Hi Guys,(adsbygoogle = window.adsbygoogle || []).push({});

I am just starting readings on machine learning and came across ways that the error can be used to learn the target function. The way I understand it,

Error: [itex] e = f(\vec{x}) - y* [/itex]

Loss: [itex] L(\vec{x}) = \frac{( f(\vec{x}) - y* )^2}{2} [/itex]

Empirical Risk: [itex] R(f) = \sum_{i=o}^{m} \frac{( f(\vec{x}) - y* )^2}{2m} [/itex]

where y* is the desired function, [itex] \vec{x} [/itex] is the sample vector (example) and m is the number of examples in your sample space.

I don't understand why the factor of 2 is present in the expression for loss. The only condition my instructor placed on loss was that it had to non-negative, hence the exponent 2. But the division by two only seems to make the loss less than it really is.

I also came across the expression for mean squared error, and it is essentially the loss without the factor of 2. If anyone could shed light on why the factor of 2 is there, I would be grateful

**Physics Forums - The Fusion of Science and Community**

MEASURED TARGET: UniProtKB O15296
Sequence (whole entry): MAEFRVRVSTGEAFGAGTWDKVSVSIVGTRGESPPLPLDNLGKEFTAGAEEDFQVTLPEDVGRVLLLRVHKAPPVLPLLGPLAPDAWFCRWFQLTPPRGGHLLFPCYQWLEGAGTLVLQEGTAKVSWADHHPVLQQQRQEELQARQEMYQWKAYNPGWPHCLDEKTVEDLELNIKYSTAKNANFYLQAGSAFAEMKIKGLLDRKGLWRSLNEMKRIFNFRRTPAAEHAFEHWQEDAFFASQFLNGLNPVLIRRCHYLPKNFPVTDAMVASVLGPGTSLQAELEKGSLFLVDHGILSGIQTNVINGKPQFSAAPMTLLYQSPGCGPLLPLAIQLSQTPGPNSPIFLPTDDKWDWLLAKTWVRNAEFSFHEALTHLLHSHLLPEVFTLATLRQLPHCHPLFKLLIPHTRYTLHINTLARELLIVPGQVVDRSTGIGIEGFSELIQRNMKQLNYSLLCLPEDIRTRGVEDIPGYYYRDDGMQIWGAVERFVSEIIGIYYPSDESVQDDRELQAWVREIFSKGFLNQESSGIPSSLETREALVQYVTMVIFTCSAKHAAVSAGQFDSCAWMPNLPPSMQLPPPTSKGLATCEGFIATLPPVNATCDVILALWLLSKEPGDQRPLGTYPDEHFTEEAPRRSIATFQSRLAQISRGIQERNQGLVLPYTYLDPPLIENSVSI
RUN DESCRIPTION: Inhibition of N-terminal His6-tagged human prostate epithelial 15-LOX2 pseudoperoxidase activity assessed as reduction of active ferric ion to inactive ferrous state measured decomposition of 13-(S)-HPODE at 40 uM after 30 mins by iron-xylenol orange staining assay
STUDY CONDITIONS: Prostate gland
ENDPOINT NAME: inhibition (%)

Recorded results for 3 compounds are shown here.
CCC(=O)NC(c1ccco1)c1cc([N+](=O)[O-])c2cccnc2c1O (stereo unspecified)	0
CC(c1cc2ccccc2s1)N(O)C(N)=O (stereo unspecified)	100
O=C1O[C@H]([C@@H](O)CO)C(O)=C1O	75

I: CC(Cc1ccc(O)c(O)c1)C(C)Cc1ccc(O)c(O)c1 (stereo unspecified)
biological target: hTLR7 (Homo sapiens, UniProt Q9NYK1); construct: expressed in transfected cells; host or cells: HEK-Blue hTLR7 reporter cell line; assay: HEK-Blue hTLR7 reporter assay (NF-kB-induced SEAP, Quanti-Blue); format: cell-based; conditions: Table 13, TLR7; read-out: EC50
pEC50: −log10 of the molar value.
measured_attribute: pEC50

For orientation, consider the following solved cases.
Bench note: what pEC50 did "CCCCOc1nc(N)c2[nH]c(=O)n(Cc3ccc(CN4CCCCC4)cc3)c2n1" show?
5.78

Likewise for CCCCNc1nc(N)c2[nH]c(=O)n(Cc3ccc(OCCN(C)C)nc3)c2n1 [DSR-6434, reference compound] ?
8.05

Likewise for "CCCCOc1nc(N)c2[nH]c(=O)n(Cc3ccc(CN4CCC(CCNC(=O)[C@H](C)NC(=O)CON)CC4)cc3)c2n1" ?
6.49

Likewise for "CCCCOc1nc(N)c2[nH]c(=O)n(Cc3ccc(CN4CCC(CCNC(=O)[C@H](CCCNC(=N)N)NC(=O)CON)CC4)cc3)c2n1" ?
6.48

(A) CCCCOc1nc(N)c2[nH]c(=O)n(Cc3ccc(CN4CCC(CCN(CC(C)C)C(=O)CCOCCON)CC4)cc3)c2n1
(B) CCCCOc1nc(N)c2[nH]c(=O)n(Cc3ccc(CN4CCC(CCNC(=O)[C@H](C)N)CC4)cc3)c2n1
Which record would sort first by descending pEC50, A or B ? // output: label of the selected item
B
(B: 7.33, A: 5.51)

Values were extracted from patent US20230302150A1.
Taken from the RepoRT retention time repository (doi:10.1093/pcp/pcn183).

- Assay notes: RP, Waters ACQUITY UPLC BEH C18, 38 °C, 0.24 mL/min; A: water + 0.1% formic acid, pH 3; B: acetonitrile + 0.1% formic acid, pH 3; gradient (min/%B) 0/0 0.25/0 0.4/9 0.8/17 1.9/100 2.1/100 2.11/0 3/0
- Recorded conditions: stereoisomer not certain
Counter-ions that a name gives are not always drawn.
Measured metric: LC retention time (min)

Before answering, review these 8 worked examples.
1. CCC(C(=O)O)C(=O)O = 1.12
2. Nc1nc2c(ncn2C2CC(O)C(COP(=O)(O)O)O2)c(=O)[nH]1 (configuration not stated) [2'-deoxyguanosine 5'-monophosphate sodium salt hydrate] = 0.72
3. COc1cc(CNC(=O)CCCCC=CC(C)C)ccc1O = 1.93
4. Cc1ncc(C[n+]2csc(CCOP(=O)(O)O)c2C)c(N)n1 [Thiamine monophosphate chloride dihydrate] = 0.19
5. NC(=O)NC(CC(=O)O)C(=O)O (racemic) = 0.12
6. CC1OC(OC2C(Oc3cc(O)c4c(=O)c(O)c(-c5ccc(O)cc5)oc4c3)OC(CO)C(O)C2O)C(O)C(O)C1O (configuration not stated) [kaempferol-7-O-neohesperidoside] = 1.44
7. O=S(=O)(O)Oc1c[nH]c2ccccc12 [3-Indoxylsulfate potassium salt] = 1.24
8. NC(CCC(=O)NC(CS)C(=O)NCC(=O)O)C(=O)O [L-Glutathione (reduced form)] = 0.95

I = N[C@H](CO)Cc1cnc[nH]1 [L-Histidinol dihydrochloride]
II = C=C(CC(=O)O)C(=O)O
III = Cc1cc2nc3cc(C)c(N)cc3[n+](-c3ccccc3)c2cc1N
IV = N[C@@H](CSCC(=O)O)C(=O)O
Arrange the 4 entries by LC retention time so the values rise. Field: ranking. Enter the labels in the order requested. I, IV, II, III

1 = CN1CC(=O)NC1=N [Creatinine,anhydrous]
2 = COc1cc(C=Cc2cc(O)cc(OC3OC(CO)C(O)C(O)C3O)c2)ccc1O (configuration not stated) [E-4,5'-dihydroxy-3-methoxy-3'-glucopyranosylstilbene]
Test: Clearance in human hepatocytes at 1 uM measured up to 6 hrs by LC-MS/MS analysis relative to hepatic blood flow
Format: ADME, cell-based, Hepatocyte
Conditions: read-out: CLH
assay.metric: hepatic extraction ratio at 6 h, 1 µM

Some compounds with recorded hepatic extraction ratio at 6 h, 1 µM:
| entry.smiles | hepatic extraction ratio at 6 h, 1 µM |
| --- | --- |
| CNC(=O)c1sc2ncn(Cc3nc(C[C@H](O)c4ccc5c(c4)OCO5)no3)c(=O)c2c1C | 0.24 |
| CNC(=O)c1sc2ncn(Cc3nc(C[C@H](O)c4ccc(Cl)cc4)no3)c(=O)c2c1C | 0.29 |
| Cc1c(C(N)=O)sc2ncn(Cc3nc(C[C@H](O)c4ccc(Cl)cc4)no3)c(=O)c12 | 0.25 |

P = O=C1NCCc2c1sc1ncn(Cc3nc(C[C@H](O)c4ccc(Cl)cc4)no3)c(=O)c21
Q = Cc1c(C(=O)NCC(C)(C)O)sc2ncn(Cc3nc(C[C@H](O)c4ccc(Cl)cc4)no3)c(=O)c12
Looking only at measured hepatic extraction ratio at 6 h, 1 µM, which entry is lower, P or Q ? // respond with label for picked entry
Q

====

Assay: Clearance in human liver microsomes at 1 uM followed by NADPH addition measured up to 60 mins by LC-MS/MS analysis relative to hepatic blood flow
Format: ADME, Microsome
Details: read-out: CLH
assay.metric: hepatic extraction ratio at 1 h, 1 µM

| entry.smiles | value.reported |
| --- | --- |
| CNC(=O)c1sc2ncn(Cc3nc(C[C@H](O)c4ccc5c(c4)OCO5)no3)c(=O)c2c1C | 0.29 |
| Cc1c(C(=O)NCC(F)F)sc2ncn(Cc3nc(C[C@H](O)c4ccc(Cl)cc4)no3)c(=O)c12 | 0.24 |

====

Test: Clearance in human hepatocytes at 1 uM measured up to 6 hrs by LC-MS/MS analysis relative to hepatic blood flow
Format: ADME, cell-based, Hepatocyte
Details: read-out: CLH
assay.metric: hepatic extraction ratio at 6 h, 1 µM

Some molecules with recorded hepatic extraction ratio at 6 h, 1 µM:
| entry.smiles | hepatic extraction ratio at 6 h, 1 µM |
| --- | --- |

Join Physics Forums Today!

The friendliest, high quality science and math community on the planet! Everyone who loves science is here!

The friendliest, high quality science and math community on the planet! Everyone who loves science is here!

# Mean Squared Error vs Loss

Can you offer guidance or do you also need help?

Draft saved
Draft deleted

Loading...

Similar Threads for Mean Squared Error | Date |
---|---|

"Shooting Method" for simulating a Particle in an Infinite Square Well | Mar 10, 2017 |

How did the term "asynchronously" come to mean ... | Dec 11, 2016 |

Fortran What does this Fortran Line Mean? | Jul 28, 2016 |

Viewing a webpage means downloading it? | Jan 16, 2016 |

**Physics Forums - The Fusion of Science and Community**